It’s easy to fight when everything’s right,
And you’re mad with the thrill and the glory;
It’s easy to cheer when victory is near,
And wallow in the fields that are gory.
It’s a different song when everything’s wrong,
When you’re feeling infernally mortal;
When it’s ten against one, and hope there is none,
Buck up, little soldier, and chortle:
And so in the strife of the battle of life
It’s easy to slave, and starve and be brave,
When the dawn of success is beginning.
But the man who can meet despair and defeat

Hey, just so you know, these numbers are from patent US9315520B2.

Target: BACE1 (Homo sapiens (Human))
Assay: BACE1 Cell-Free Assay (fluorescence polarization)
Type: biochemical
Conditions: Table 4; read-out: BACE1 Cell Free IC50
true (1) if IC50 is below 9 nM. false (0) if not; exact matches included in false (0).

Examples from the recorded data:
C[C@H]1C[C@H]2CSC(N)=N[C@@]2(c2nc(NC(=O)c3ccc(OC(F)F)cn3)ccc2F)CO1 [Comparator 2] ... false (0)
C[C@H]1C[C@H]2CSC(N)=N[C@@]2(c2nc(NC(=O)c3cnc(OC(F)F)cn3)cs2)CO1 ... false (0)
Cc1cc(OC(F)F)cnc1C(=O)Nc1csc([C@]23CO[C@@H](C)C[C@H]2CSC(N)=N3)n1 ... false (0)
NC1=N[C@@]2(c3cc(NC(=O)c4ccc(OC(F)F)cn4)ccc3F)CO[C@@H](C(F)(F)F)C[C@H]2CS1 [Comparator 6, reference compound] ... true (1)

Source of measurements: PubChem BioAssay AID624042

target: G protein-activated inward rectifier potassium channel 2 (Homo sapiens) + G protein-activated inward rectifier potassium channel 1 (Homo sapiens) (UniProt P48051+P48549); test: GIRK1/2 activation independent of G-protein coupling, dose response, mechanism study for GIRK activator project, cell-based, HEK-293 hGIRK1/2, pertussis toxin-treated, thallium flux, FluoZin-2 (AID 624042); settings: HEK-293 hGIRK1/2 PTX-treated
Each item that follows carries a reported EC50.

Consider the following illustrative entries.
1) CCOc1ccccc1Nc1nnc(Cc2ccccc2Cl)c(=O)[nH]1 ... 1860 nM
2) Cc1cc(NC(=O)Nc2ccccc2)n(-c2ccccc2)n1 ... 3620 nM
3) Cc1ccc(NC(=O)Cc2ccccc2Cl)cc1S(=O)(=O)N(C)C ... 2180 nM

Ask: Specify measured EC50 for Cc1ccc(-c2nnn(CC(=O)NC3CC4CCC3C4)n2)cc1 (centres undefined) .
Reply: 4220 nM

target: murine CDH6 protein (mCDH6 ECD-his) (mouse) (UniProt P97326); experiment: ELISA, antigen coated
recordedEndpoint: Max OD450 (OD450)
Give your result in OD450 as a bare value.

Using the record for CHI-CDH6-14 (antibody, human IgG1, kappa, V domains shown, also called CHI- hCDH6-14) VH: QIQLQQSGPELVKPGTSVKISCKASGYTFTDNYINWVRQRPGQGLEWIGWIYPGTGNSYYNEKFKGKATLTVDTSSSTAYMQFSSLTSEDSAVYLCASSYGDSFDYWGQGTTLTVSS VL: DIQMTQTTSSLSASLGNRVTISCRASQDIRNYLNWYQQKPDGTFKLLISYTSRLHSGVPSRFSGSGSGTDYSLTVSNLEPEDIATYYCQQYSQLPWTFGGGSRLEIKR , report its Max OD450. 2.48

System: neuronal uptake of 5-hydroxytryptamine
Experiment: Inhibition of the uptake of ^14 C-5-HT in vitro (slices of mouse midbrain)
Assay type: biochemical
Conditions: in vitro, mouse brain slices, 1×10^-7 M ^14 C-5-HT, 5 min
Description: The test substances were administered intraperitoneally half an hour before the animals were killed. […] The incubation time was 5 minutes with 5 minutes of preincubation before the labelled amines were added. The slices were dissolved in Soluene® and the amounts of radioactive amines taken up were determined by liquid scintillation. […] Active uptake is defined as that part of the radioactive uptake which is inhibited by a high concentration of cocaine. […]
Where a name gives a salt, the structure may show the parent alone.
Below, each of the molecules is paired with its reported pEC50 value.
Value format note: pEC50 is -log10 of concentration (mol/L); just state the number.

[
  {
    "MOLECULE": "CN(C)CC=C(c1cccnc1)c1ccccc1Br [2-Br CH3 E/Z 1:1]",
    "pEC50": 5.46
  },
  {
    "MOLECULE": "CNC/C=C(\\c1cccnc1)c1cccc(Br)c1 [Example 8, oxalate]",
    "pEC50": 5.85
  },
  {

With a cheer, there’s the man of God’s choosing;
The man who can fight to heaven’s own height
Is the man who can fight when he’s losing.
There are some who drift out in the deserts of doubt,
And some who in brutishness wallow;
There are others, I know, who in piety go
Because of a Heaven to follow.
But to labour with zest, and to give of your best,
For the sweetness and joy of the giving;
To help folks along with a hand and a song;
Why, there’s the real sunshine of living.
Carry on! Carry on!
Fight the good fight and true;
Believe in your mission, greet life with a cheer;
There’s a big work to do, and that’s why you’re here.
Carry on! Carry on!
Let the world be the better for you;
And at last when you die, let this by your cry:
Carry on, my soul! Carry on!
-Robert W. Service, Rhymes of a Red Cross Man